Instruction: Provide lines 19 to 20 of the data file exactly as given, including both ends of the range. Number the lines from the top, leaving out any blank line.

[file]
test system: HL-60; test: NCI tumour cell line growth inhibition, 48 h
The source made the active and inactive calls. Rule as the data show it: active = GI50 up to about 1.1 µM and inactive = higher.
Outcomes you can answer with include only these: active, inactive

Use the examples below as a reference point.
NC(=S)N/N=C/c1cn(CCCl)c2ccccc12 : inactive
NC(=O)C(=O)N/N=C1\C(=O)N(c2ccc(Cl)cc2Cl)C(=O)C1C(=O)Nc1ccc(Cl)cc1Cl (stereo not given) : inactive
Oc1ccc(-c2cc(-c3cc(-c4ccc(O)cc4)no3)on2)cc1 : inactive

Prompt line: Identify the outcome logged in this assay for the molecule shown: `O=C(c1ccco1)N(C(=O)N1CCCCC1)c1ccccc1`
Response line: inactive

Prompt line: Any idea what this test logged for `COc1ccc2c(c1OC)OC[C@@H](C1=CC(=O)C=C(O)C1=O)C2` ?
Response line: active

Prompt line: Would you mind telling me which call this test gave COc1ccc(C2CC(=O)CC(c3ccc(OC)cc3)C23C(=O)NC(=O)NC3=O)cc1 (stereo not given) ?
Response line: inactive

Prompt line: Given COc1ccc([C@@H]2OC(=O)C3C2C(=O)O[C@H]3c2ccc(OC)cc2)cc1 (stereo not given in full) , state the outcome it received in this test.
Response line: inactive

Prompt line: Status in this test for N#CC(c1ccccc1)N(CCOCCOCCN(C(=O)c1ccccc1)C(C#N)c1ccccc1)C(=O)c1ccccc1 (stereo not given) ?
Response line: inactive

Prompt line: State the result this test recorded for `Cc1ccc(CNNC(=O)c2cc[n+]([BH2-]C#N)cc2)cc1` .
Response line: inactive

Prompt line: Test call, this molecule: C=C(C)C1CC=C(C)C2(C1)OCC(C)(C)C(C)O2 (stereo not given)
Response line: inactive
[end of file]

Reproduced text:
Response line: inactive

Prompt line: Test call, this molecule: C=C(C)C1CC=C(C)C2(C1)OCC(C)(C)C(C)O2 (stereo not given)